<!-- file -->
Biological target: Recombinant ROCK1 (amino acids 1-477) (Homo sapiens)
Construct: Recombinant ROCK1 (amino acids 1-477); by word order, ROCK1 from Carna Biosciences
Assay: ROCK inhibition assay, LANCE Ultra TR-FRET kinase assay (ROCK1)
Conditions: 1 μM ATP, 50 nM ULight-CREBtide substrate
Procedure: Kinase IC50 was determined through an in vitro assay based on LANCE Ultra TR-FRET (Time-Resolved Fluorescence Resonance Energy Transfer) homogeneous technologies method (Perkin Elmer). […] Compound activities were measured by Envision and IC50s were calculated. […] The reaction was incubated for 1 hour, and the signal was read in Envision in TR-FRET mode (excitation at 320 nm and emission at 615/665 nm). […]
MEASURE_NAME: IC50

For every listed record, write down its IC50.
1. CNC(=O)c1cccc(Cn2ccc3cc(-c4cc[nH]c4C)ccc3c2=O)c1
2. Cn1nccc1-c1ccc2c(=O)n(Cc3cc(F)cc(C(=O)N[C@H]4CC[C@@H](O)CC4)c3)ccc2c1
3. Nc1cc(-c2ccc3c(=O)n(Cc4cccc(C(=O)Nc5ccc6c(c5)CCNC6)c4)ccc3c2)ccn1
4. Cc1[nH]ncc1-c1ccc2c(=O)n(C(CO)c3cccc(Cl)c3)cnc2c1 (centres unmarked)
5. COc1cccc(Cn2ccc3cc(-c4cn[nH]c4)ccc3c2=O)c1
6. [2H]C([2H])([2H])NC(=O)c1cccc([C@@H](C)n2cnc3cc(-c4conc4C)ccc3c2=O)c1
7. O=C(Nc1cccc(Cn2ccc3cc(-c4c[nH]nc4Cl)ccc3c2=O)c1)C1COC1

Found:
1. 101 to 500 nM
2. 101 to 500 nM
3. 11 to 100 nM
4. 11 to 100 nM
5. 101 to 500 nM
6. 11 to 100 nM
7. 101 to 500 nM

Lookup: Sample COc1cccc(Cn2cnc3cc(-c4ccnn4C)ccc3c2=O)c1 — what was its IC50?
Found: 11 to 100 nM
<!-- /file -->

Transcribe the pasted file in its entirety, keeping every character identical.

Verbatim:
Biological target: Recombinant ROCK1 (amino acids 1-477) (Homo sapiens)
Construct: Recombinant ROCK1 (amino acids 1-477); by word order, ROCK1 from Carna Biosciences
Assay: ROCK inhibition assay, LANCE Ultra TR-FRET kinase assay (ROCK1)
Conditions: 1 μM ATP, 50 nM ULight-CREBtide substrate
Procedure: Kinase IC50 was determined through an in vitro assay based on LANCE Ultra TR-FRET (Time-Resolved Fluorescence Resonance Energy Transfer) homogeneous technologies method (Perkin Elmer). […] Compound activities were measured by Envision and IC50s were calculated. […] The reaction was incubated for 1 hour, and the signal was read in Envision in TR-FRET mode (excitation at 320 nm and emission at 615/665 nm). […]
MEASURE_NAME: IC50

For every listed record, write down its IC50.
1. CNC(=O)c1cccc(Cn2ccc3cc(-c4cc[nH]c4C)ccc3c2=O)c1
2. Cn1nccc1-c1ccc2c(=O)n(Cc3cc(F)cc(C(=O)N[C@H]4CC[C@@H](O)CC4)c3)ccc2c1
3. Nc1cc(-c2ccc3c(=O)n(Cc4cccc(C(=O)Nc5ccc6c(c5)CCNC6)c4)ccc3c2)ccn1
4. Cc1[nH]ncc1-c1ccc2c(=O)n(C(CO)c3cccc(Cl)c3)cnc2c1 (centres unmarked)
5. COc1cccc(Cn2ccc3cc(-c4cn[nH]c4)ccc3c2=O)c1
6. [2H]C([2H])([2H])NC(=O)c1cccc([C@@H](C)n2cnc3cc(-c4conc4C)ccc3c2=O)c1
7. O=C(Nc1cccc(Cn2ccc3cc(-c4c[nH]nc4Cl)ccc3c2=O)c1)C1COC1

Found:
1. 101 to 500 nM
2. 101 to 500 nM
3. 11 to 100 nM
4. 11 to 100 nM
5. 101 to 500 nM
6. 11 to 100 nM
7. 101 to 500 nM

Lookup: Sample COc1cccc(Cn2cnc3cc(-c4ccnn4C)ccc3c2=O)c1 — what was its IC50?
Found: 11 to 100 nM